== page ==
Some of the many volunteers with Heart to Hand Limerick, gathered in a warehouse in Raheen for a weekly collection Picture: Michael Cowhey
IN recent years, many food companies have moved away from binning food which has gone out of date, preferring to give it to those who can really use it best. Now, a Limerick charity is bridging the gap between companies, community groups and charities.
Heart to Hand in Limerick has linked up with 23 charities across the city and the county, as well as a number of companies nationwide to source food to benefit the needy.
Whether its produce which is on the brink of going out of date, or incorrectly dated items, Heart to Hand – co-ordinated in Limerick by Knockainey woman Geraldine O’Sullivan – ensures it goes to those who need it the most.
Once a week, part of the Munster Logistics warehouse in Raheen is turned into a ‘food distribution centre’, where companies can drop off unwanted goods.
Then a small army of volunteers will distribute the food to a number of the local charities linked in with Heart to Hand.
Charities benefitting include Novas Initiatives, St Vincent De Paul, Adapt House, the Mid-West Simon Community and the Thomond House refuge for abused women.
“I have 17 peoole who will come to me at an hour's notice [for a distribution],” Geraldine tells us. “They come from all areas of Limerick county, all races, all creeds. Nobody has dropped out yet – so we must be doing something okay!”
One of the roles of a volunteer with Heart to Hand is often to pick up items from locations across the Mid-West in a refrigerated van which was donated to the group by the JP McManus Benevolent Fund.
Despite this, Geraldine says many companies are happy to deliver.
“We are doing them a favour: it means they don’t have to recycle the food items. This would be a costly exercise to them,” she explains.
Heart to Hand Limerick has linked up with both Aldi and Tesco, while Bia Food initiative – which is linked with numerous other companies for food collections – also provides a weekly delivery of food to Limerick.
When the Limerick Leader visited the site, fresh yoghurts, crisps, lettuce, fruit, and pasta sauce were being delivered.
Only the week before, Geraldine says she received 50,000 scones, and 3,000 milk drinks.
Although the volunteers split the deliveries equally between the Limerick charities, Geraldine knows some foods are not appropriate for every charity – she has sought out many of these groups herself.
”I do not call every charity every time. I know if there is a load of milk products, that everyone will take something. But if it is meat which has to be cooked, it is restricted to different groups, some of whom would not have cooking facilities,” she says.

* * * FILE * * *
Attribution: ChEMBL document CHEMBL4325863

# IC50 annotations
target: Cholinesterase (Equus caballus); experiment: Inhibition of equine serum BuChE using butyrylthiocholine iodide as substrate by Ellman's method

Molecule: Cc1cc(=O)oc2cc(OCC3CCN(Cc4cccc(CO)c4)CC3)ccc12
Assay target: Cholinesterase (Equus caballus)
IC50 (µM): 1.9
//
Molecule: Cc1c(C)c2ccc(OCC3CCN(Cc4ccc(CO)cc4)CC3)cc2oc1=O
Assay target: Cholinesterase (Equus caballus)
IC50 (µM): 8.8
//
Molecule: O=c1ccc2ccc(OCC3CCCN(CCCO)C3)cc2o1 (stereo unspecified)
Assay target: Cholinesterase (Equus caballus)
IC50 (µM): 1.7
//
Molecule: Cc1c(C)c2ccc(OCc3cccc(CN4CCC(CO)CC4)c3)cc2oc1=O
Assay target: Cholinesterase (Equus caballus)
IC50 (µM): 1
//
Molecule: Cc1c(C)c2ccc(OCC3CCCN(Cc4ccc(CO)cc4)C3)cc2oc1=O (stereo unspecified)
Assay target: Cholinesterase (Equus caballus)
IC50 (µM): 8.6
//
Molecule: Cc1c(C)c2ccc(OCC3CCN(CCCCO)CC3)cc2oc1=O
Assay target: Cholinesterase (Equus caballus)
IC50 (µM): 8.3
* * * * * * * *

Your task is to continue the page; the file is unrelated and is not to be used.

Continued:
For Sonya McClean, of the Southill After School club, which looks after 75 children a week, the food donation is a godsend.
“Our funding has been cut, so the contribution we are getting means we can do more things with the money we have. Without this, the kids would not get as much as they are getting now. There is equipment we can bring in now that we would not have been able to bring to the centre otherwise,” she tells us.
There is also a deeper strand to the support the club is receiving from Heart to Hand, with Sonya pointing out the food poverty she says exists in Southill, which is hidden from public view.
At the other side of the city, Kieran O’Neill, St Munchin’s Community Centre, picked up a delivery including yoghurt, popcorn, sausages and ham.
He says: “They would come to us every second week. We would then deliver around the houses in Kileely and Thomondgate to the elderly people, people who are in need. It is fantastic.”
Pat Whelan is one of the drivers for Heart to Hand. A project manager with an engineering firm by day, the Ballina man has been involved in Heart to Hand for 16 years.
“The people of Limerick are fascinating. They want to help, and they want to give to their community. That’s why we love working with these groups, and we will do whatever we can to bring whatever food is available around the country down here,” he said. “Nobody in Heart to Hand gets paid, everyone is a volunteer. They do it for the love of their own people, to ensure they are looked after.”
Among the volunteers, Camilla O’Brien, Ardpatrick, believes the service offered by Heart to Hand is “critical”.
“The amount of work done is so important. It provides money that can be used in so many different areas.”
Roisin McCann of Hospital added: “It is so easy to do, and is so important when you see the levels of food poverty around Limerick.”
For more information on Heart to Hand, contact Geraldine O’Sullivan at 087-4146467.
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